June 30, 2016 8:05 AM EDT

We dutifully pay taxes, but we rarely get a say in how the money is spent. That’s beginning to change, thanks to a concept called participatory budgeting, which lets residents vote on local funding proposals created by their neighbors. Since 2009, when Chicago alderman Joe Moore set aside $1.3 million for his constituents to direct, the idea has spread to pockets across the country. As a result, thousands of people in places like New York City; Vallejo, Calif.; and Cambridge, Mass., have had a hand in how their schools, neighborhoods and parks get much-needed dollars.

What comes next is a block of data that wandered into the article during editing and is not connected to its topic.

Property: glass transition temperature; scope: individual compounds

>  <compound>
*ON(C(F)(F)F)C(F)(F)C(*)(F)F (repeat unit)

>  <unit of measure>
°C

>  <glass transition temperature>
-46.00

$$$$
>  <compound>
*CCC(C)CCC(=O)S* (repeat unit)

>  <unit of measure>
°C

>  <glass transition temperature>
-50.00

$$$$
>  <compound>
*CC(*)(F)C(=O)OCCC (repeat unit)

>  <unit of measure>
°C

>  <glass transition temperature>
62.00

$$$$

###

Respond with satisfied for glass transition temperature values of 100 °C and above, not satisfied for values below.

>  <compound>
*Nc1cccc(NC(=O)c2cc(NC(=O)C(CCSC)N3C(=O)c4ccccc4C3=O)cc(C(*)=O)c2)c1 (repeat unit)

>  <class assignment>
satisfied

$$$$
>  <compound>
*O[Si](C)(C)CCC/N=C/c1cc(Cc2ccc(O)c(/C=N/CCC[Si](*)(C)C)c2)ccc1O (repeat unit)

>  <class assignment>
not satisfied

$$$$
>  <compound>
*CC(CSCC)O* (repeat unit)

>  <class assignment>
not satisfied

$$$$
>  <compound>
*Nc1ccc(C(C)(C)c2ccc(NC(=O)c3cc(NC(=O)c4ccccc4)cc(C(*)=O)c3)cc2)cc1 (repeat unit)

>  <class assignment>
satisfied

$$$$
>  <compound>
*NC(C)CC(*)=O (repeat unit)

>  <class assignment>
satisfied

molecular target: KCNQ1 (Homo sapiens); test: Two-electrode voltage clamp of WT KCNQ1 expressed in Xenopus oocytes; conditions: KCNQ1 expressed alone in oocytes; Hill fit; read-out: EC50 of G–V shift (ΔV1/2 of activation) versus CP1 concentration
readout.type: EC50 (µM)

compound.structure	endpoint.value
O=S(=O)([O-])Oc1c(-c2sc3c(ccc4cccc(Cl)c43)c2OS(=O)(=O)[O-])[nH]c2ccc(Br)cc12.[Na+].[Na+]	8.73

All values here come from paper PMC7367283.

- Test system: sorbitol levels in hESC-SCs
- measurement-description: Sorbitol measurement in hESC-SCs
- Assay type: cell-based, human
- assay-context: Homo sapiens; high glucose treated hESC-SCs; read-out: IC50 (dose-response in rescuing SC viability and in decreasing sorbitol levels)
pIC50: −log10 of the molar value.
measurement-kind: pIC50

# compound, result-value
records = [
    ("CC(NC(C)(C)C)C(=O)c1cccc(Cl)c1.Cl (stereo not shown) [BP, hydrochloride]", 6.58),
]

Write to Olivia B. Waxman at olivia.waxman@time.com.

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